5 States with the highest tax burdens


Depending on your income in 2021, you may feel the pain of paying your state and federal income taxes. Some of you reading this article may feel a little more pain depending on what state you live in, how you earn your income, and whether or not you own a home. The overall tax burden can vary significantly from state to state.

While seven states boast of having no income tax, that doesn’t mean you can live tax-free. They have to finance state budgets in one way or another. If you were wondering, the seven states with no income tax are Nevada, Washington, South Dakota, Texas, Florida, Wyoming and Alaska.

Income taxes are only part of the overall tax burden of living in a state. Your personal tax burden at the state level can vary significantly depending on your financial situation. Your tax burden is the proportion of your total personal income needed to cover your state and local taxes. The most common types of state and local taxes are personal income taxes, sales taxes, capital gains taxes, and property taxes.

WalletHub compared the 50 states across the three most common types of taxation – property taxes, income taxes, and sales taxes – as a share of your personal income to determine the five states with the highest tax burdens. .

1. Highest State Tax Burden: New York

Ranking New York as the state with the highest tax burden should come as no surprise. It has high land values, resulting in high property taxes. New York also has high income coupled with high tax rates, resulting in a high proportion of income needed to cover state income taxes. Finally, the Empire State also generates revenue through its sales taxes.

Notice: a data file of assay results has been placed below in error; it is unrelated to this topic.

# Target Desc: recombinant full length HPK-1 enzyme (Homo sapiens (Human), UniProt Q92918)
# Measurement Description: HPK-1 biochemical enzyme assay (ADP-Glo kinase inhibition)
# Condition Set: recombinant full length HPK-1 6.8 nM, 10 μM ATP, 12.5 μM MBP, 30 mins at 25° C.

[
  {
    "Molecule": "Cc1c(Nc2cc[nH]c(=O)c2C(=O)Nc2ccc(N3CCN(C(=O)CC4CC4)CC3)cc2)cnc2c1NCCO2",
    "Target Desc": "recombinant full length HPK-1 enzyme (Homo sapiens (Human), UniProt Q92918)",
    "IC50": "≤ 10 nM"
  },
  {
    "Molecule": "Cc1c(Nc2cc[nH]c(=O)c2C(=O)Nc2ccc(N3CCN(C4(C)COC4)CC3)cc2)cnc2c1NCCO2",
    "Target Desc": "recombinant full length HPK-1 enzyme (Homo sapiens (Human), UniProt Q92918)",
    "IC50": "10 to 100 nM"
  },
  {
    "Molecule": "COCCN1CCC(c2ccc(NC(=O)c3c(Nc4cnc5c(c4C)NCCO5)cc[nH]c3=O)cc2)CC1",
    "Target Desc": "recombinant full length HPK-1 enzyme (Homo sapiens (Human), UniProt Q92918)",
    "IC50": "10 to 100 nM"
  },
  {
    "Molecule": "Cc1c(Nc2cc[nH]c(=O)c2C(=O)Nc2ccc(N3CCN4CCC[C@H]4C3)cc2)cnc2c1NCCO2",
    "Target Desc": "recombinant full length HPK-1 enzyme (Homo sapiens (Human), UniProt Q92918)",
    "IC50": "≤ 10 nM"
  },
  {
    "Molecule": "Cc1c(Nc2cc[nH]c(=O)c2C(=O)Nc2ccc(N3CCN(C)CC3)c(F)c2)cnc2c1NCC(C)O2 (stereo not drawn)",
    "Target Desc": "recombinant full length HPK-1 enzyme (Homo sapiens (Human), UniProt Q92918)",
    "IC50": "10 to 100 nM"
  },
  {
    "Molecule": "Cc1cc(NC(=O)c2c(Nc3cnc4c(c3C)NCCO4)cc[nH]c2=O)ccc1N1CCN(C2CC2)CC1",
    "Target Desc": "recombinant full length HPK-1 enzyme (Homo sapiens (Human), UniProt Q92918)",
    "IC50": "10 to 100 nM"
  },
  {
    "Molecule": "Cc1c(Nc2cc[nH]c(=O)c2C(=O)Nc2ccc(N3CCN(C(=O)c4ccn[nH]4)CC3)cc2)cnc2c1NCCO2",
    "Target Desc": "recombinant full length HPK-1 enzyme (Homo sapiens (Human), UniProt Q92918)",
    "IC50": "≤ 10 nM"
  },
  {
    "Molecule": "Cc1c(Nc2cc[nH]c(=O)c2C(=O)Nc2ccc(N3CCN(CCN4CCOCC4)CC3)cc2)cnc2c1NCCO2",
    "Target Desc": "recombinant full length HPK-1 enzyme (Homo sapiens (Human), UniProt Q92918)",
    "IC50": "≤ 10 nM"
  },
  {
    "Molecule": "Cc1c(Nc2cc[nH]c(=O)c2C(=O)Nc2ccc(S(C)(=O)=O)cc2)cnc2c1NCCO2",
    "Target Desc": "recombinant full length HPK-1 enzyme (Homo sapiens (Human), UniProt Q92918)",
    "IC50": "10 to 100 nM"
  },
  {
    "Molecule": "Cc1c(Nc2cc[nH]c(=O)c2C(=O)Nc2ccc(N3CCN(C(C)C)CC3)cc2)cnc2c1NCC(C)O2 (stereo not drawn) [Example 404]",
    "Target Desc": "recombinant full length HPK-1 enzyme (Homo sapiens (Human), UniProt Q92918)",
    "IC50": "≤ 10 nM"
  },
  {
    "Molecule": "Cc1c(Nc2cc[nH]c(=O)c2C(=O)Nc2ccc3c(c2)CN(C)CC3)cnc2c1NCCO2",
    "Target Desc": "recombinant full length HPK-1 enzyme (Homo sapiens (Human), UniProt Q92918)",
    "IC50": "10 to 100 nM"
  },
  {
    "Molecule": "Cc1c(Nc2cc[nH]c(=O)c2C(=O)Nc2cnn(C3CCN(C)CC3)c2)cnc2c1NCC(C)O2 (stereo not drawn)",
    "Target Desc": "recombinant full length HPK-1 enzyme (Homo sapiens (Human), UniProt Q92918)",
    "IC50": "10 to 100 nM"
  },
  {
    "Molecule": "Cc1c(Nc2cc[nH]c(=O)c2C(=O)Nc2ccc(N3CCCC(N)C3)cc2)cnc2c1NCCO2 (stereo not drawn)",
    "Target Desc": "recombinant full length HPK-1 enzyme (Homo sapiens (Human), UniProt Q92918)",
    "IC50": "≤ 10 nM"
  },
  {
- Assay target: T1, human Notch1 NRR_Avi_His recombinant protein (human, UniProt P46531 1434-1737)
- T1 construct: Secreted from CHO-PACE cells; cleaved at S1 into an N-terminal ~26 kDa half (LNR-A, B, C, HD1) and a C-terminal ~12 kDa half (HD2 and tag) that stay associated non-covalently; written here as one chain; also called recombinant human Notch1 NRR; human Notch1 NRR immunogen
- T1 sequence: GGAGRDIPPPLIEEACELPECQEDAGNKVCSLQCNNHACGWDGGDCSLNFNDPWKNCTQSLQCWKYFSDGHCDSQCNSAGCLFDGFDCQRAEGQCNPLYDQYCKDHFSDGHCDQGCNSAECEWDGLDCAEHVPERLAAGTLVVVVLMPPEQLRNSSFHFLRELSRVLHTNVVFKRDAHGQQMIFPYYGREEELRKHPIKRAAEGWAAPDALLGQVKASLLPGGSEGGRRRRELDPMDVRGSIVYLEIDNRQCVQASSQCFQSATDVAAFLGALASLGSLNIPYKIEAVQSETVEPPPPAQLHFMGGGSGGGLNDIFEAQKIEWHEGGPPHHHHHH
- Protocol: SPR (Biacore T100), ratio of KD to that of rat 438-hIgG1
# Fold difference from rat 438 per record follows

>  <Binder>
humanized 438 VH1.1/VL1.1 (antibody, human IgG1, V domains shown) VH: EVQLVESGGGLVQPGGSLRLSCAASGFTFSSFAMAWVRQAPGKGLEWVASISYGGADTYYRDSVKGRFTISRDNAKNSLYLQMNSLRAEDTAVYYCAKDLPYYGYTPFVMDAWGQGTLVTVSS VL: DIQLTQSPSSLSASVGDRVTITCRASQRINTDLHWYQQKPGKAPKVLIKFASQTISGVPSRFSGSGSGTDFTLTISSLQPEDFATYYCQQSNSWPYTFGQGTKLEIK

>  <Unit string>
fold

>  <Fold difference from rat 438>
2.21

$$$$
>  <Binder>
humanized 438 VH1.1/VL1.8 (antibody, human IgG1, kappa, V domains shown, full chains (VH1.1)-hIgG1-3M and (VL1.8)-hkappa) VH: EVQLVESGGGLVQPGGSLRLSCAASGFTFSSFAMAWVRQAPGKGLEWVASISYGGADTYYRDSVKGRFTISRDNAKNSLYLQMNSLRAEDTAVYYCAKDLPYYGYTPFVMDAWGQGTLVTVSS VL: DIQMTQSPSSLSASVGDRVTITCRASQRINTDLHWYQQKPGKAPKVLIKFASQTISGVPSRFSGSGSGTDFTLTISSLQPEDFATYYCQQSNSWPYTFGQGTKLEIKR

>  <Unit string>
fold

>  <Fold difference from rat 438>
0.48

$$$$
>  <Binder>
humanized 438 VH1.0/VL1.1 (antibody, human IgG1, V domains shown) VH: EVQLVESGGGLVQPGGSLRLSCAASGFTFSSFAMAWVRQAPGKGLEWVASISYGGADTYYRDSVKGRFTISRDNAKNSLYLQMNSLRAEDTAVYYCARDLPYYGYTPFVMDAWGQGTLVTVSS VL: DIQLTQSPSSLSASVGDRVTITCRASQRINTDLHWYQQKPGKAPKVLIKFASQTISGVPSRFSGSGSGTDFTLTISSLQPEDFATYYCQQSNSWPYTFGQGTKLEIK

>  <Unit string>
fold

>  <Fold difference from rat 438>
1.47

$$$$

• Total tax burden: 12.75%
  • Property tax burden: 4.43% (rank: 6)
  • Personal income tax expense: 4.90% (rank: 1 = highest)
  • Total sales and excise tax charge: 3.42% (rank: 25)

2. Second Highest State Tax Burden: Hawaii

Hawaii might be paradise, with plenty of gorgeous beaches and rainforests. However, the tax burden in Hawaii is not far behind that of New York.

  • Total tax burden: 12.70%
  • Property tax burden: 2.55% (rank: 34)
  • Personal income tax expense: 3.18% (rank: 8)
  • Total sales and excise tax burden: 6.97% (ranking: 1 = highest)

3. State with the third highest tax burden: Maine

  • Total tax burden: 11.42%
  • Property tax burden: 5.48% (rank: 1 = highest)
  • Personal income tax expense: 2.51% (rank: 21)
  • Total sales and excise tax charge: 3.43% (rank: 24)

4. Fourth highest tax burden: Vermont

  • Total tax burden: 11.13%
  • Property tax burden: 5.31% (rank: 2)
  • Personal income tax expense: 2.49% (rank: 22)
  • Total sales and excise tax charge: 3.33% (rank: 27)

5. Fifth highest tax burden: Minnesota

  • Total tax charge: 10.20%
  • Property tax burden: 2.93% (rank: 22)
  • Personal income tax expense: 3.74% (rank: 5)
  • Total sales and excise tax charge: 3.53% (rank: 22)

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Like a Los Angeles Financial Planner, I would be remiss if I did not include California’s tax burden in this list. While California has the highest nominal tax rate of 13.3% in the country, its residents only bear the ninth highest tax burden. This is partly due to the progressive tax system, which means relatively low tax rates for many middle-to-low-income Californians. Where California ranks well is when it comes to property taxes. Although it has exorbitant real estate values ​​in much of the state, property tax increases are capped at 2% per year, thanks to Proposition 13. For this reason, many Californians have significantly higher property tax burdens. lower than you might expect based on their land values. Capital gains taxes on investments are quite high in California.

9. California State and Local Taxes

  • Total tax burden: 9.72%
  • Property tax burden: 2.76% (rank: 30)
  • Personal income tax expense: 3.80% (rank: 4)
  • Total sales and excise tax charge: 3.16% (rank: 32)

Before you run away and move to a state known for its low tax rates, be sure to consider the overall tax burden. If your fiduciary financial advisor offers tax planning (unfortunately, many don’t), this person should help you estimate the tax savings a move might bring or save you from moving to another state which would increase your tax burden. That being said, I wouldn’t choose where to live based solely on taxes, but it’s something to consider.


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